Study Fuels Hope for Airline Service at McKinney

The prospects for airline operations at Collin County Regional Airport are promising enough for further study of passenger demand and flight opportunities, McKinney officials say.

Continuing business and residential growth north of Dallas, the area's above-average wealth and worsening road congestion across the region are likely to increase demand for commercial service at the McKinney-owned airport, consultants conclude in a recent study.

But Dallas/Fort Worth International Airport and Dallas Love Field already serve the region and can grow. Most of the people who might fly from suburban McKinney live within 30 minutes of those dominant airports. City financial incentives probably would be needed to land an airline, the study predicts.

And as the McKinney City Council continues negotiations with investors interested in airport development, some council members say they want to extend the taxpayer-funded study, focusing on marketing the 28-year-old airport and gauging airline interest.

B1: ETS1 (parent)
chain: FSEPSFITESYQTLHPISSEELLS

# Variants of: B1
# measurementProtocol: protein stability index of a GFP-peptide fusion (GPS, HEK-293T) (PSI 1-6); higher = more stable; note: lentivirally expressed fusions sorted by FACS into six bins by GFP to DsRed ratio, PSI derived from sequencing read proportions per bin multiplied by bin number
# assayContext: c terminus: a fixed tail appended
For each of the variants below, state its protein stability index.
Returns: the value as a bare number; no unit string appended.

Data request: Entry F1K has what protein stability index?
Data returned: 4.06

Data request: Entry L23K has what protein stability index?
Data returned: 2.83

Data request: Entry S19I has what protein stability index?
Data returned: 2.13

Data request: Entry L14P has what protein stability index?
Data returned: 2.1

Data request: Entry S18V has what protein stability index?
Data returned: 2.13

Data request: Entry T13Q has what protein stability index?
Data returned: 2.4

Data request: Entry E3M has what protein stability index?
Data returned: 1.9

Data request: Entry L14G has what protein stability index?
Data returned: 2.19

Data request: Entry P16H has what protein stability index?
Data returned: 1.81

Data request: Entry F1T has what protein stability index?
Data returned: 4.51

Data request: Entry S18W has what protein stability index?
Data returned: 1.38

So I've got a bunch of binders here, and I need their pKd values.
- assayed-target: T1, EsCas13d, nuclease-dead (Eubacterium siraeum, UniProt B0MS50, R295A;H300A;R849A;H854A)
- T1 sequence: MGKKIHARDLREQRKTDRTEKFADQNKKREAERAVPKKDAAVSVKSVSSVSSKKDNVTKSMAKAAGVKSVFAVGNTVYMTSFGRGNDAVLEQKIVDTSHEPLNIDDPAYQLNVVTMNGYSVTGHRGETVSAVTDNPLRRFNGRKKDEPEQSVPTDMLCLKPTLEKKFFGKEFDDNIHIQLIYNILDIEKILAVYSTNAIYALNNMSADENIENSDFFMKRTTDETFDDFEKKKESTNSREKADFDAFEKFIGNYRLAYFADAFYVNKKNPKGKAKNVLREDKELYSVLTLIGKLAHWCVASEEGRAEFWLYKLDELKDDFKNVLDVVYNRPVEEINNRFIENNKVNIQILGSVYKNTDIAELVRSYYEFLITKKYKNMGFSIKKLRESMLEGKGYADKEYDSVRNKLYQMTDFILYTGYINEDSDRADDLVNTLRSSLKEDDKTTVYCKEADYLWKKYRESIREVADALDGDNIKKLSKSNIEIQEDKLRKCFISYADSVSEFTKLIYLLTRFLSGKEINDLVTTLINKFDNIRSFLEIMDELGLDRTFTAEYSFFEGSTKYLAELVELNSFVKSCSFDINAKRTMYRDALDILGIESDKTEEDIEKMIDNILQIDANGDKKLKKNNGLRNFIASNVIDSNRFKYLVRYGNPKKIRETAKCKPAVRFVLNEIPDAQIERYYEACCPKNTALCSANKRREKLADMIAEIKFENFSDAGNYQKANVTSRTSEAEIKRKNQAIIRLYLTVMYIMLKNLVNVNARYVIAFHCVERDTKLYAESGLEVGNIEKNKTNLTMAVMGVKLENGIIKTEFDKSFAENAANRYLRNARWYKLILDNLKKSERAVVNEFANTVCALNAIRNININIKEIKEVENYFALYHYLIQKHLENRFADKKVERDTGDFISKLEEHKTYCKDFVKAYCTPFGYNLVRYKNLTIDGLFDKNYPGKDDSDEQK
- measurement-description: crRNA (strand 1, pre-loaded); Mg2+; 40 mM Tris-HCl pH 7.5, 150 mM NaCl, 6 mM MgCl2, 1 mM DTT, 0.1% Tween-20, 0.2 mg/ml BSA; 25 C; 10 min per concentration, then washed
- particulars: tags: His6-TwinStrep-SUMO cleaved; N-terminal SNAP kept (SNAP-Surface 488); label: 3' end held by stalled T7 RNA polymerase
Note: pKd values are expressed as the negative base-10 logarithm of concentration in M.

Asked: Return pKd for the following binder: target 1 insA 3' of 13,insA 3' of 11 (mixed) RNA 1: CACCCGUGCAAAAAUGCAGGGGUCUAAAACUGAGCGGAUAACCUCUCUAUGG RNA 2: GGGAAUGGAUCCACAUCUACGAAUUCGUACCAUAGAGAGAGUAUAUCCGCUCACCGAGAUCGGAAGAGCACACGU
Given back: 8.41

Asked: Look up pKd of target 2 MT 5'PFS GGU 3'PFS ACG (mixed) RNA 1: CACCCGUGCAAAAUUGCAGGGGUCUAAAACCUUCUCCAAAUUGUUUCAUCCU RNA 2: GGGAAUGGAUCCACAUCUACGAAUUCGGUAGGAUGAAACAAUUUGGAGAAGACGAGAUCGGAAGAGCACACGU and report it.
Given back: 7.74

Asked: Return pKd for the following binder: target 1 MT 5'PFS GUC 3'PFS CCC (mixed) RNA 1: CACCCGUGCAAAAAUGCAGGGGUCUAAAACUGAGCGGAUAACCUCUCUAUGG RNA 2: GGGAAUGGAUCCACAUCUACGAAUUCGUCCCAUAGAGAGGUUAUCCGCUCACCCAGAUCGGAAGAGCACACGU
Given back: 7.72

"We don't have all the information we need to get something done," Mayor Bill Whitfield said.

Council members Bill Cox and Pete Huff agree. "Let's keep moving," Mr. Cox said.

"There's got to be a dozen candidates, and I believe one or more of those will come," said Mr. Huff. "Nothing's on the table now, but I think something will happen in five years."

Charter airlines, such as Allegiant Air and Sky Value USA, and regional affiliate airlines, such as Delta Connection, Continental Express and Northwest Airlink, are among the most promising candidates for McKinney, according to the study by Burlingame, Calif.-based Jacobs Consultancy. So are regional fliers such as ExpressJet and Mesa, the study suggests.